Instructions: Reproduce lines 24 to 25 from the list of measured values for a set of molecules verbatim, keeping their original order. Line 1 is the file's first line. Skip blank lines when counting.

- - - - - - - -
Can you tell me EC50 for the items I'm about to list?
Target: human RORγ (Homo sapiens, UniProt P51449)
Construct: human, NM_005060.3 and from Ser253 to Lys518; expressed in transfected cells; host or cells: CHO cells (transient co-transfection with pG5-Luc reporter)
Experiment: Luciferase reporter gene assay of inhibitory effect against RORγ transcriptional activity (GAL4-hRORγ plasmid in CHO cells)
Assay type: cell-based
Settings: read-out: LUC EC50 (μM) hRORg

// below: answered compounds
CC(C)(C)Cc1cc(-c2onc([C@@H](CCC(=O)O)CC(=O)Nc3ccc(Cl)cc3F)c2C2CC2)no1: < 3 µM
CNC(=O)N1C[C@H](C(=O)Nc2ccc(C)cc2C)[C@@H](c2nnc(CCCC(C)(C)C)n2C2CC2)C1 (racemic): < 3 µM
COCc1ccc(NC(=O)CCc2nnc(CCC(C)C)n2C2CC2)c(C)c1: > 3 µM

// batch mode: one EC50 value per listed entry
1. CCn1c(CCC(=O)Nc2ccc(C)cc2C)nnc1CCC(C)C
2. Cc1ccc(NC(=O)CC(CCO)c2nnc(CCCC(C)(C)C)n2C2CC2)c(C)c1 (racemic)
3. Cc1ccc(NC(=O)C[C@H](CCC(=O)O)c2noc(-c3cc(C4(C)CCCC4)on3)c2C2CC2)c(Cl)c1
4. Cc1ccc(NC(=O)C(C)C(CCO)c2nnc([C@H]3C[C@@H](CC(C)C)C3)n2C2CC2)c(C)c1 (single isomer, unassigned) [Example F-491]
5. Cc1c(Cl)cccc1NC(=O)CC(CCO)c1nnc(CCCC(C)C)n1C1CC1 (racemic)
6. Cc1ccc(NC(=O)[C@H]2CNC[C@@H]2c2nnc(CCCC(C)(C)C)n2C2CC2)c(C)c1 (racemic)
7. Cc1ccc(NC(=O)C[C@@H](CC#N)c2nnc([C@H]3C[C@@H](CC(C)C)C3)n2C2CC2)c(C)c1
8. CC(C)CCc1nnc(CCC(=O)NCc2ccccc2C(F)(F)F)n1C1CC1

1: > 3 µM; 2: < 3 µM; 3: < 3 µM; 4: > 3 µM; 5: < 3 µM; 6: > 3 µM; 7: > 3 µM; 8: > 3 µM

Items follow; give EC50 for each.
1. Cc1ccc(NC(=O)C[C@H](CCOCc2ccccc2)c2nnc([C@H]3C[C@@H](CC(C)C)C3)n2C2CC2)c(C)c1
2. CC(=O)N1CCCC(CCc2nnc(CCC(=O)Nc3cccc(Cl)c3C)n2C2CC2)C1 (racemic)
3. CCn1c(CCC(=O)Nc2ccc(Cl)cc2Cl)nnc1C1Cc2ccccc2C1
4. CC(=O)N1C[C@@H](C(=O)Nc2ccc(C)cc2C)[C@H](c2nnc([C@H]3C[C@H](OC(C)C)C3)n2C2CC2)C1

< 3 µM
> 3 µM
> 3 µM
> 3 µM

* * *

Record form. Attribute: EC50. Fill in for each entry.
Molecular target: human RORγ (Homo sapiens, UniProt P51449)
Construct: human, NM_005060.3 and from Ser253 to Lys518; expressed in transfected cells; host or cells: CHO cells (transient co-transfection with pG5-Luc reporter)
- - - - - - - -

3. CCn1c(CCC(=O)Nc2ccc(Cl)cc2Cl)nnc1C1Cc2ccccc2C1
4. CC(=O)N1C[C@@H](C(=O)Nc2ccc(C)cc2C)[C@H](c2nnc([C@H]3C[C@H](OC(C)C)C3)n2C2CC2)C1